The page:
In addition to getting better information on government aid, more transparency is needed when an organization such as Hands on Nashville steps in and says “direct all the money to us” and “do all volunteer work through us”. In the weeks following the flood, Hands on Nashville did not actually have any avenue in place for an individual to request assistance with flood clean up, nor were they able to answer their phones. And their website concentrated on recruiting volunteers while sadly offering no useful information on how to request assistance with clean up. And I know we are not the only ones wondering what happened to the millions in donations. On June 21st WSMV reported that they received large quantities of emails questioning how flood donations were being spent. The story that WSMV ran gave some good information on the aid offered by the Red Cross but ended with “The Community Foundation has raised more than $3.9 million, but only $459,000 of that figure has been given to local charities so far”.
And for those officials who are writing editorials about how important it is to apply for an SBA loan, personal or business, let us inform you of why people are turning away from the process. After spending hours in the hot sun moving heavy moldy belongings to the curb, one has to spend hours figuring out the paperwork necessary to apply for aid. Then after your application sits somewhere for weeks, one day an SBA agent decides they have to close out your loan application immediately (are they paid by the piece like garment workers?). They called us about twenty times in two days and when we could not produce one more paper they needed, they declined to hold our application for even 24 hours because “they needed to get it off their desk”. Two days later you fax them the paper they need to re-open the application and they tell you they will send it over to be re-opened right away. A week goes by and you call around and find out that they “forgot” to do anything with your paperwork but will get on it “right away”.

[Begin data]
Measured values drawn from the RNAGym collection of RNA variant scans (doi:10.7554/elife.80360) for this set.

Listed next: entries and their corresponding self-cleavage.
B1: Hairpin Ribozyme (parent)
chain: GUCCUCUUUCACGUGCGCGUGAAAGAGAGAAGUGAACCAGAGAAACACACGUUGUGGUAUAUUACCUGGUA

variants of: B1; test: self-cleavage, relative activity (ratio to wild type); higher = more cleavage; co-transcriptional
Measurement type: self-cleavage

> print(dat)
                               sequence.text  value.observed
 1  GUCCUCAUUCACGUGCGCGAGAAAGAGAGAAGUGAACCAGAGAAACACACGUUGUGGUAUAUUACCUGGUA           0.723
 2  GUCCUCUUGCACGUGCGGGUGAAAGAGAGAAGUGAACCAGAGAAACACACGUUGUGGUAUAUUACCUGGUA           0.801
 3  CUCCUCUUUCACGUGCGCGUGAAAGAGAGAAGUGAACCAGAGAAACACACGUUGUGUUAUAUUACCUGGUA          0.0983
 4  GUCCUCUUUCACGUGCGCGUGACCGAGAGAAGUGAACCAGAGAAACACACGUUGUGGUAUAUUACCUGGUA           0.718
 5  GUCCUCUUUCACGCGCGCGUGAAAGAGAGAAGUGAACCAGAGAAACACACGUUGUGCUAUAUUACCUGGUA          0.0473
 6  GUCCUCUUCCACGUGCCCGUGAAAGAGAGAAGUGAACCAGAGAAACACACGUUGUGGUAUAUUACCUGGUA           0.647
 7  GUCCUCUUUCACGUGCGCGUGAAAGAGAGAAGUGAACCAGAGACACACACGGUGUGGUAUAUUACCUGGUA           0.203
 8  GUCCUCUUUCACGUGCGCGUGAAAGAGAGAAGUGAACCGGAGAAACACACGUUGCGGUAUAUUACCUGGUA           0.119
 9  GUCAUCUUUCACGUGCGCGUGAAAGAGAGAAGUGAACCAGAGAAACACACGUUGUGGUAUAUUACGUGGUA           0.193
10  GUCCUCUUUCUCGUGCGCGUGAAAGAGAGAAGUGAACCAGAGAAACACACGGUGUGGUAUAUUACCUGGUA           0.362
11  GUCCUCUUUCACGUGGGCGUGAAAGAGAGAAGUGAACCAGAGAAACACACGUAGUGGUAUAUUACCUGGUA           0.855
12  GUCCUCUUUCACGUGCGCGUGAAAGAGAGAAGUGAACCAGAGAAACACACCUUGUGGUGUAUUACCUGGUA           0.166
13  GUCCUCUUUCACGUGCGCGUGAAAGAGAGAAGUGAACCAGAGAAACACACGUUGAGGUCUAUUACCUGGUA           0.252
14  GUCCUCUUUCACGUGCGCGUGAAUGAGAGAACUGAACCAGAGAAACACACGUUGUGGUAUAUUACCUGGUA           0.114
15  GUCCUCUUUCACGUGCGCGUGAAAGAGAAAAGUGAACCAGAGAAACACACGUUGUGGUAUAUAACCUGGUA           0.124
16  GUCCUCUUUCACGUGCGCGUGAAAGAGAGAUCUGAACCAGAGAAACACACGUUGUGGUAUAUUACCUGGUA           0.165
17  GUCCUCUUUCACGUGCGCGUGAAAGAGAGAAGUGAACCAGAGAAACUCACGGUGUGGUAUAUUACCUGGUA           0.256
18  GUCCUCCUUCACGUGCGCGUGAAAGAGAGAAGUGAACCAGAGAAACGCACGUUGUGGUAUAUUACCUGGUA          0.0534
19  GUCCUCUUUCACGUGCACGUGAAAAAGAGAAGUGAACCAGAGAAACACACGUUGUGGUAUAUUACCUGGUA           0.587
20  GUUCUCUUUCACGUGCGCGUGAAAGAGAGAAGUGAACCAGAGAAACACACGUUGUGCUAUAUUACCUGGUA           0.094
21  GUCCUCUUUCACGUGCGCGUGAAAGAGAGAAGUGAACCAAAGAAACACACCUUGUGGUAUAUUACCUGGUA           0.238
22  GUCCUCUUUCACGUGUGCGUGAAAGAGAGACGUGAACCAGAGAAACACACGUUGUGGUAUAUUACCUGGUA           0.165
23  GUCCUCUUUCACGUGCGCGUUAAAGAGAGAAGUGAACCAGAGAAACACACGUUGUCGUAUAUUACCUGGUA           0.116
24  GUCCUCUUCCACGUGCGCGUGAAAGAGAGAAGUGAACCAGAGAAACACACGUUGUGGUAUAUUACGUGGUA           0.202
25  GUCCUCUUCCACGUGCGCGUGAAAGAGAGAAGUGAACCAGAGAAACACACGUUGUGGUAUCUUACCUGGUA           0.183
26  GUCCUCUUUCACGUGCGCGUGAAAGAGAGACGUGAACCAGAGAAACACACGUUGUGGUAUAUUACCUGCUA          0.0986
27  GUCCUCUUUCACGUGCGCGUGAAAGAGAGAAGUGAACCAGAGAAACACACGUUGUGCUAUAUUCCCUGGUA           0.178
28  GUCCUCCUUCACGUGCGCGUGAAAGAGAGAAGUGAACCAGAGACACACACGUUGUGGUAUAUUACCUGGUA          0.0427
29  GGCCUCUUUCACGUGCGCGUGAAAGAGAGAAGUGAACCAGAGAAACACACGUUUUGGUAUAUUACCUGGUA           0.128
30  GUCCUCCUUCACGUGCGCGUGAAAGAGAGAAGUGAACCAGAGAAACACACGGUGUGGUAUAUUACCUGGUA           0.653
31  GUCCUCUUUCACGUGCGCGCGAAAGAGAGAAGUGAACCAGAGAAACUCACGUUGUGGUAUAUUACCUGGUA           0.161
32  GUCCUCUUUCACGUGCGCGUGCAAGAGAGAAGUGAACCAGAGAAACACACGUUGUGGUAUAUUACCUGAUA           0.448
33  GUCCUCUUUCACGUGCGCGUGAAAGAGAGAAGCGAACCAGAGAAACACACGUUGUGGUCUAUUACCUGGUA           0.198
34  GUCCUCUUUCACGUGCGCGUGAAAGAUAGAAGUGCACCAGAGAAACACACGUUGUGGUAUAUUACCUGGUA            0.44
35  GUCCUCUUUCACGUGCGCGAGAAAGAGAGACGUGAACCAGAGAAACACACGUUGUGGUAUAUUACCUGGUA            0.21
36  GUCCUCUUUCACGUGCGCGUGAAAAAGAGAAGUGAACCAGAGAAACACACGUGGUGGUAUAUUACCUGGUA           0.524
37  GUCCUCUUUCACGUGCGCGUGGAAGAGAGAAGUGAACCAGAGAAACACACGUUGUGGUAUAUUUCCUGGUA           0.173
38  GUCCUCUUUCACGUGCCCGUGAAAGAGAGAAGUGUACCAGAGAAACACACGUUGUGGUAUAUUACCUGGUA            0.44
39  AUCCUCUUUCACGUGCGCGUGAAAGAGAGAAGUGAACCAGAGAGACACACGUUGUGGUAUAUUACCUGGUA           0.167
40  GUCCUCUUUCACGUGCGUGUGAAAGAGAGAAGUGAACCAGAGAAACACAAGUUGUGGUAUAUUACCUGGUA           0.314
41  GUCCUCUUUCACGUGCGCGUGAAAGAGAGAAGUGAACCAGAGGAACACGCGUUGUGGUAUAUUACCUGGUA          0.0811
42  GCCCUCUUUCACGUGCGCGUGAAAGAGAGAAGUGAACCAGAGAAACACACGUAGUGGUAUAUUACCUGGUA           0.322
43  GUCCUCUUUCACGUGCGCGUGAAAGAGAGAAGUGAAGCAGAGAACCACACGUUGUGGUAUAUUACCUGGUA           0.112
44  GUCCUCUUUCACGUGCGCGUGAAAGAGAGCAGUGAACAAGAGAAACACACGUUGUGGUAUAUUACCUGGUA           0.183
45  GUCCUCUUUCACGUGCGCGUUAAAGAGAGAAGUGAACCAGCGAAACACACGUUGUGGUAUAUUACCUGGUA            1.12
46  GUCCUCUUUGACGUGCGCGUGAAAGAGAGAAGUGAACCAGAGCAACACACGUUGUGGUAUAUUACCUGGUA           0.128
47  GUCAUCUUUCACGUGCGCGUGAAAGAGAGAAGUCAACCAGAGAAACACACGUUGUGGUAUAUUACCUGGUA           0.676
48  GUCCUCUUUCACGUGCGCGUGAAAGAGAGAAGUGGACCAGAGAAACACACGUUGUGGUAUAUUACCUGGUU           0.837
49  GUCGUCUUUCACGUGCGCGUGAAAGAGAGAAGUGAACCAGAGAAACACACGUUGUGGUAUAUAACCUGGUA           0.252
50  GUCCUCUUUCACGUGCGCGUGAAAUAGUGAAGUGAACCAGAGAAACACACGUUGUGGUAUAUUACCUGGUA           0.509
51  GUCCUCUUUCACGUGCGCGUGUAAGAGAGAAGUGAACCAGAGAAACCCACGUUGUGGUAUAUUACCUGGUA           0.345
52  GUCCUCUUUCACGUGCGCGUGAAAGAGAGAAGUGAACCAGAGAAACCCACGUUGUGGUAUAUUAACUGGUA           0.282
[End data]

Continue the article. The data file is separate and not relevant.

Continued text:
Now the Nashville city government has announced that they too are offering assistance via the We Are Home initiative which will focus on a loan process once they have figured out how to proceed. While I completely understand the need for serious screening for any assistance lest it be misused and abused by people trying to cheat the system there must be a better way to handle this for so many who have legitimately suffered so hard. It just shouldn’t take so long. As I watch the HBO series “Treme” and see the scenes from the aftermath of Katrina it breaks my heart a second time and hits too close to home. While the government may have been “on the ground” faster this time around, the fact that our legislators let the National Flood Insurance program lapse three times this year is inexcusable. The great irony of the Nashville flood is that even if you wanted to obtain flood insurance this year it was extremely difficult if not impossible. Unfortunately, I can’t laugh about it since my wife had pointed out two weeks prior to the flood that we really should have flood insurance because if the aging dams in Tennessee failed, all of the major cities in Tennessee would be underwater.
What can be done is to come up with a comprehensive plan should something like this ever occur again. They say it was a 500-year or 1000-year flood. I don’t believe that. We had three days of rain and 18 inches yet the waters rose twenty-five feet to surround our house. Most curiously on Sunday the rain stopped and all twenty five feet of that water completely drained away and we were high and dry for 8 hours. Then on Sunday night when we thought we were safe the waters started to rise again all twenty-five feet to within inches of our doorstep and so we were more or less submerged for three days. Someone, somewhere must have controlled that but as we called the emergency response center no one could tell us anything other than to tell us “there were no reports from our area” whereupon we replied “please take a report!” Both the Army Corps of Engineers and the city need to hold the hearings that have finally been called for. The city of Nashville also needs a plan in case this ever happens again. We are a city on a river. However, until those of us who were directly affected by the flood have settled with FEMA, the SBA and any other organizations and are rebuilt or bought out and back on our feet it is too soon and somewhat unfair to hold hearings. I’m sure there are many folks like myself who would like to be there to describe what actually happened in our neighborhoods and waterways. Help us rebuild in a timely, professional and caring manner. Help us heal then hear our story.